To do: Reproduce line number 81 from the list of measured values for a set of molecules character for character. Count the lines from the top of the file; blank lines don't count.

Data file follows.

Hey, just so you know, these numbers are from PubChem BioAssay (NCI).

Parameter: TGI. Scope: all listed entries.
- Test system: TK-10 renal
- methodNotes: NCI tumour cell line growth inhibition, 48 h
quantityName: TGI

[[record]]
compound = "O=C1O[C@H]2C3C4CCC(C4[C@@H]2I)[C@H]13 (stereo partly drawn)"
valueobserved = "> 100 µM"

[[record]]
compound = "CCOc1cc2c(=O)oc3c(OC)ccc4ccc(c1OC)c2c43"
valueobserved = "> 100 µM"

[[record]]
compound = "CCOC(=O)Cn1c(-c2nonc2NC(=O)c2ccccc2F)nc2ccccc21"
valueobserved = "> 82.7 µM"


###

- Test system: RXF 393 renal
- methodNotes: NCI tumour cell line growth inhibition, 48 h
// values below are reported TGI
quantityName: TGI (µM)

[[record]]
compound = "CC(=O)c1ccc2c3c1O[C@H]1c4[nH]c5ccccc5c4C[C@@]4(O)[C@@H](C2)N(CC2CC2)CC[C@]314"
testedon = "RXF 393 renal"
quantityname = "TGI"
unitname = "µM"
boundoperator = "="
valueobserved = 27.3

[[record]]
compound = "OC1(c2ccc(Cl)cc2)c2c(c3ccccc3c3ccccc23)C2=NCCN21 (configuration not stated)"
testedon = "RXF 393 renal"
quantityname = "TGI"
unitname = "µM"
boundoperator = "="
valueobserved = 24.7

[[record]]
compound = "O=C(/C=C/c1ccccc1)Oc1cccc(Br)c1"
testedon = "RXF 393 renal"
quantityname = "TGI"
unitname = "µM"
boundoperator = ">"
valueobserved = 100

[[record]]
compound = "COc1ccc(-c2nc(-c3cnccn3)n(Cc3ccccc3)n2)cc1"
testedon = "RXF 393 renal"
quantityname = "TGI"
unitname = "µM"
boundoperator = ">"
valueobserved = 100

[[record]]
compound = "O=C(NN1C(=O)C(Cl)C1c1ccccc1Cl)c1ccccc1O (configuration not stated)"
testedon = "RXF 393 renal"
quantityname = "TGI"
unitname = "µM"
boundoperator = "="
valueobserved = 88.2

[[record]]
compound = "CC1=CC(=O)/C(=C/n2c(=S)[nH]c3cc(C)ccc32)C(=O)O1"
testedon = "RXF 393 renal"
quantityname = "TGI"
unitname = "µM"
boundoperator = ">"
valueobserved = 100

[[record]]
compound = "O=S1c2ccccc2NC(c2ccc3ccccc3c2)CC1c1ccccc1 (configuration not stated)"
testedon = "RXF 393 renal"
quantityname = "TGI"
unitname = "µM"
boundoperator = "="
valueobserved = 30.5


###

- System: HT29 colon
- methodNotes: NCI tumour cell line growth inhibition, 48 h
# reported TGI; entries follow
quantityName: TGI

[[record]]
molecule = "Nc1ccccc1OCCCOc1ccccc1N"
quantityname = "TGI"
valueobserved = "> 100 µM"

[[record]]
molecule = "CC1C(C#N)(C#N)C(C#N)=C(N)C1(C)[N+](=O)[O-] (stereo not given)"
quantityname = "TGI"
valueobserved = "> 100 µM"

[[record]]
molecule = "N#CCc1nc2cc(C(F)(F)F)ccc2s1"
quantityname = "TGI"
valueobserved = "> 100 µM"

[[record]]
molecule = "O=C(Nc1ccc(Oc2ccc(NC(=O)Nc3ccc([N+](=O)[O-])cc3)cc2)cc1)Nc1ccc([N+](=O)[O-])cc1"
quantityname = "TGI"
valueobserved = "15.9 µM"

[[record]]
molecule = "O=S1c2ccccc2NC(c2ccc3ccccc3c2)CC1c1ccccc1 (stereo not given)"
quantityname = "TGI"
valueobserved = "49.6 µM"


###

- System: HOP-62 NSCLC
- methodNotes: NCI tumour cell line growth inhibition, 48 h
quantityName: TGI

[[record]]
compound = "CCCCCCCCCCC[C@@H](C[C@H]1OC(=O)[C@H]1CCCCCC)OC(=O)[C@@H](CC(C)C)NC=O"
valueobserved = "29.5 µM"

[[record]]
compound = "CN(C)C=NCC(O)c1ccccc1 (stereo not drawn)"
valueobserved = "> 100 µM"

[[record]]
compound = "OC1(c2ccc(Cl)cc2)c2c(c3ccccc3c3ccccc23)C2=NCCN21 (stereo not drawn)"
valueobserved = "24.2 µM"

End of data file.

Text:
valueobserved = "> 100 µM"